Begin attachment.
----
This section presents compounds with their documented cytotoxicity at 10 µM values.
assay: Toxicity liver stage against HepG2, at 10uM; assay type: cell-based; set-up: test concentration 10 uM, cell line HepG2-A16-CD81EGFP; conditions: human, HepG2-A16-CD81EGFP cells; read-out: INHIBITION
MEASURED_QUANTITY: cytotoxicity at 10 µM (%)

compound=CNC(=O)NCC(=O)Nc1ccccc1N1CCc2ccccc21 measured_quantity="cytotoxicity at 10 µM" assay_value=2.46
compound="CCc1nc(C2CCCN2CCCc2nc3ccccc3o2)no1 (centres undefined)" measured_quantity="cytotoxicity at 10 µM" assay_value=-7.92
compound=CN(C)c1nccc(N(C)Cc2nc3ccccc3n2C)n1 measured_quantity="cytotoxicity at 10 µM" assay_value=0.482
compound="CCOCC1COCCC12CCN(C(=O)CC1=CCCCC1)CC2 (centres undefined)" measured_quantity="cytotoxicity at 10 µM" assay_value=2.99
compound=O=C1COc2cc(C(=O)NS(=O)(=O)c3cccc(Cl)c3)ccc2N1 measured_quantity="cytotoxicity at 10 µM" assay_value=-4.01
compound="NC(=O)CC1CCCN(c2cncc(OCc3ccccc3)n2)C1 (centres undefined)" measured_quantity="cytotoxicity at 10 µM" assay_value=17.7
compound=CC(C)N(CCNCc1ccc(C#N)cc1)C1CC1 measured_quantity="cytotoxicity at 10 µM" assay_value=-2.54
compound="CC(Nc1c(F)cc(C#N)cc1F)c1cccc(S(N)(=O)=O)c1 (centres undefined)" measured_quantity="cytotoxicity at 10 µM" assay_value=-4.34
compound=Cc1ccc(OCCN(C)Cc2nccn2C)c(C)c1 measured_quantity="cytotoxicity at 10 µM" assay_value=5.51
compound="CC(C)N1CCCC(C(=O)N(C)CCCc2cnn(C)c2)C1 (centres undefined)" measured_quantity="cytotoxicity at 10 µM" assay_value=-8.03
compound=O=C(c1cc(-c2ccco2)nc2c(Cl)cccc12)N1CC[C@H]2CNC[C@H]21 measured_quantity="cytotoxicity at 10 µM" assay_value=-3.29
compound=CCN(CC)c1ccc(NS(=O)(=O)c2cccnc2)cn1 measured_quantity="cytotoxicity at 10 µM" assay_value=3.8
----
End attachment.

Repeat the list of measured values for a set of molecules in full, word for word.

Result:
This section presents compounds with their documented cytotoxicity at 10 µM values.
assay: Toxicity liver stage against HepG2, at 10uM; assay type: cell-based; set-up: test concentration 10 uM, cell line HepG2-A16-CD81EGFP; conditions: human, HepG2-A16-CD81EGFP cells; read-out: INHIBITION
MEASURED_QUANTITY: cytotoxicity at 10 µM (%)

compound=CNC(=O)NCC(=O)Nc1ccccc1N1CCc2ccccc21 measured_quantity="cytotoxicity at 10 µM" assay_value=2.46
compound="CCc1nc(C2CCCN2CCCc2nc3ccccc3o2)no1 (centres undefined)" measured_quantity="cytotoxicity at 10 µM" assay_value=-7.92
compound=CN(C)c1nccc(N(C)Cc2nc3ccccc3n2C)n1 measured_quantity="cytotoxicity at 10 µM" assay_value=0.482
compound="CCOCC1COCCC12CCN(C(=O)CC1=CCCCC1)CC2 (centres undefined)" measured_quantity="cytotoxicity at 10 µM" assay_value=2.99
compound=O=C1COc2cc(C(=O)NS(=O)(=O)c3cccc(Cl)c3)ccc2N1 measured_quantity="cytotoxicity at 10 µM" assay_value=-4.01
compound="NC(=O)CC1CCCN(c2cncc(OCc3ccccc3)n2)C1 (centres undefined)" measured_quantity="cytotoxicity at 10 µM" assay_value=17.7
compound=CC(C)N(CCNCc1ccc(C#N)cc1)C1CC1 measured_quantity="cytotoxicity at 10 µM" assay_value=-2.54
compound="CC(Nc1c(F)cc(C#N)cc1F)c1cccc(S(N)(=O)=O)c1 (centres undefined)" measured_quantity="cytotoxicity at 10 µM" assay_value=-4.34
compound=Cc1ccc(OCCN(C)Cc2nccn2C)c(C)c1 measured_quantity="cytotoxicity at 10 µM" assay_value=5.51
compound="CC(C)N1CCCC(C(=O)N(C)CCCc2cnn(C)c2)C1 (centres undefined)" measured_quantity="cytotoxicity at 10 µM" assay_value=-8.03
compound=O=C(c1cc(-c2ccco2)nc2c(Cl)cccc12)N1CC[C@H]2CNC[C@H]21 measured_quantity="cytotoxicity at 10 µM" assay_value=-3.29
compound=CCN(CC)c1ccc(NS(=O)(=O)c2cccnc2)cn1 measured_quantity="cytotoxicity at 10 µM" assay_value=3.8